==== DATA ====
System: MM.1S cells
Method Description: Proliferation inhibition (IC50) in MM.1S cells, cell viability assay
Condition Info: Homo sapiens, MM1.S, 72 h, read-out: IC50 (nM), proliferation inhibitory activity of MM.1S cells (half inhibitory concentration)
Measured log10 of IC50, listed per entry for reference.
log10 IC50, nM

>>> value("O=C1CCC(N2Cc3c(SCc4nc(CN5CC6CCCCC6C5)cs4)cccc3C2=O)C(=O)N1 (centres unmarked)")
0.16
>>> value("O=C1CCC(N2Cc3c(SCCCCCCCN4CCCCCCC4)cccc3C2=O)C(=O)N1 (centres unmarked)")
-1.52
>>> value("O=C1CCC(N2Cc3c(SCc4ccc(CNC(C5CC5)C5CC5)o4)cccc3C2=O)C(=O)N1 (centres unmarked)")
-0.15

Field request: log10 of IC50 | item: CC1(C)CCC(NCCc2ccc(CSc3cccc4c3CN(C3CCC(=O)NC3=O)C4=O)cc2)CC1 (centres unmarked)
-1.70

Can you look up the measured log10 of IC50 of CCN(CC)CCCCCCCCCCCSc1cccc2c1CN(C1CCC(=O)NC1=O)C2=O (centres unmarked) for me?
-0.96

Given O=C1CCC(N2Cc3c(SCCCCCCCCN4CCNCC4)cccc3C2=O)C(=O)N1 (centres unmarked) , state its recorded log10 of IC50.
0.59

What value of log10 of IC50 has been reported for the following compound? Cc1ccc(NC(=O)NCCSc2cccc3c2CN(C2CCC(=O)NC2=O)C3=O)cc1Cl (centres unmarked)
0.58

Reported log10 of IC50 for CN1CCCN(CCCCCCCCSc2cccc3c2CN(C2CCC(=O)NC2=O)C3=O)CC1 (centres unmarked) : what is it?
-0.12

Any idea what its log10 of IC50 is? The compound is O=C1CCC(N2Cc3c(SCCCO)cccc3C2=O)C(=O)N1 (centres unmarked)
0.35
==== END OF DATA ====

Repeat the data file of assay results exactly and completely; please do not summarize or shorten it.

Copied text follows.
System: MM.1S cells
Method Description: Proliferation inhibition (IC50) in MM.1S cells, cell viability assay
Condition Info: Homo sapiens, MM1.S, 72 h, read-out: IC50 (nM), proliferation inhibitory activity of MM.1S cells (half inhibitory concentration)
Measured log10 of IC50, listed per entry for reference.
log10 IC50, nM

>>> value("O=C1CCC(N2Cc3c(SCc4nc(CN5CC6CCCCC6C5)cs4)cccc3C2=O)C(=O)N1 (centres unmarked)")
0.16
>>> value("O=C1CCC(N2Cc3c(SCCCCCCCN4CCCCCCC4)cccc3C2=O)C(=O)N1 (centres unmarked)")
-1.52
>>> value("O=C1CCC(N2Cc3c(SCc4ccc(CNC(C5CC5)C5CC5)o4)cccc3C2=O)C(=O)N1 (centres unmarked)")
-0.15

Field request: log10 of IC50 | item: CC1(C)CCC(NCCc2ccc(CSc3cccc4c3CN(C3CCC(=O)NC3=O)C4=O)cc2)CC1 (centres unmarked)
-1.70

Can you look up the measured log10 of IC50 of CCN(CC)CCCCCCCCCCCSc1cccc2c1CN(C1CCC(=O)NC1=O)C2=O (centres unmarked) for me?
-0.96

Given O=C1CCC(N2Cc3c(SCCCCCCCCN4CCNCC4)cccc3C2=O)C(=O)N1 (centres unmarked) , state its recorded log10 of IC50.
0.59

What value of log10 of IC50 has been reported for the following compound? Cc1ccc(NC(=O)NCCSc2cccc3c2CN(C2CCC(=O)NC2=O)C3=O)cc1Cl (centres unmarked)
0.58

Reported log10 of IC50 for CN1CCCN(CCCCCCCCSc2cccc3c2CN(C2CCC(=O)NC2=O)C3=O)CC1 (centres unmarked) : what is it?
-0.12

Any idea what its log10 of IC50 is? The compound is O=C1CCC(N2Cc3c(SCCCO)cccc3C2=O)C(=O)N1 (centres unmarked)
0.35